Adaptive dimension reduction for clustering high dimensional data
"... Abstract It is wellknown that for high dimensional data clustering, standard algorithms such as EM and the Kmeansare often trapped in local minimum. Many initialization methods were proposed to tackle this problem, but with only limited success. In this paper we propose a newapproach to resolve t ..."
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Cited by 1 (0 self)
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Abstract It is wellknown that for high dimensional data clustering, standard algorithms such as EM and the Kmeansare often trapped in local minimum. Many initialization methods were proposed to tackle this problem, but with only limited success. In this paper we propose a newapproach to resolve this problem by repeated dimension reductions such that Kmeans or EM are performedonly in very low dimensions. Cluster membership is utilized as a bridge between the reduced dimensional subspace and the original space, providing flexibility and ease of implementation. Clustering analysis performedon highly overlapped Gaussians, DNA gene expression profiles and internet newsgroups demonstrate the effectiveness of the proposed algorithm. 1 Introduction In many application areas, such as information retrieval, image processing, computational biology and global climate research, analysis of high dimensional datasets is frequently encountered. For example, in text processing, typical dimension of a word vector is of the size of the vocabulary of a document collection and tensof thousands of words/phrases are used routinely; in molecular biology, human gene expression profile analysis typically involves thousands of genes; and in image processing, a typical 2dim image has 1282 = 16,384 pixels or dimensions.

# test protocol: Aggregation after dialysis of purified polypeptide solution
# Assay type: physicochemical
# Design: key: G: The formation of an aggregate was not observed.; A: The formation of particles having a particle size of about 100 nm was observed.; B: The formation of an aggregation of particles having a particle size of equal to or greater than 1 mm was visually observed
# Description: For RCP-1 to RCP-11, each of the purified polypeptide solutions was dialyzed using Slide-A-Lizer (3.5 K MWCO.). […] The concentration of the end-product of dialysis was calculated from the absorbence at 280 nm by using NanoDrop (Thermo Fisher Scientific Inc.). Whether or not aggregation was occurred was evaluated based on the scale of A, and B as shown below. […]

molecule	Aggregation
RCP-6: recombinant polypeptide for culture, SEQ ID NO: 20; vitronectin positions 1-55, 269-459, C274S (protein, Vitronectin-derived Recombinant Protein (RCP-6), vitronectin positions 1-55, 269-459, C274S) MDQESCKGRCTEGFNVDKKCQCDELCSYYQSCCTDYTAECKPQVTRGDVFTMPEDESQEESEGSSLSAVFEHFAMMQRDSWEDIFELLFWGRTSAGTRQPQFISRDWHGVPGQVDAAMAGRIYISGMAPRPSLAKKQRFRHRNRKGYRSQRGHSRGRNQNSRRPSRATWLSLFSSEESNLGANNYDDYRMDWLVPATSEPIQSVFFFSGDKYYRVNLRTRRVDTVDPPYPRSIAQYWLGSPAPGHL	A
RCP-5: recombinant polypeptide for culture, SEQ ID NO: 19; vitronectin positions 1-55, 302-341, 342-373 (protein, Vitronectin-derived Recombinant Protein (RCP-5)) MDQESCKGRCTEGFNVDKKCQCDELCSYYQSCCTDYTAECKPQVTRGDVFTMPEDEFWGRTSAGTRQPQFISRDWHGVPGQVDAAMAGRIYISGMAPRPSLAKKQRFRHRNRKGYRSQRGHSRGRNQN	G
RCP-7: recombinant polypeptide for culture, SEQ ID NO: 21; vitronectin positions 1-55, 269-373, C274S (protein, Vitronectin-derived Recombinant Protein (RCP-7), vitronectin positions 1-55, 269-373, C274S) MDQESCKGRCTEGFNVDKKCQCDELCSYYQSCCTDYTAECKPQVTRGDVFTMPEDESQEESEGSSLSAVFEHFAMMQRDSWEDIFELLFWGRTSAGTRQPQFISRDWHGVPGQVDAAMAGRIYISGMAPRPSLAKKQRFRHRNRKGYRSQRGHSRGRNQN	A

Clustering of HighDimensional and Correlated Data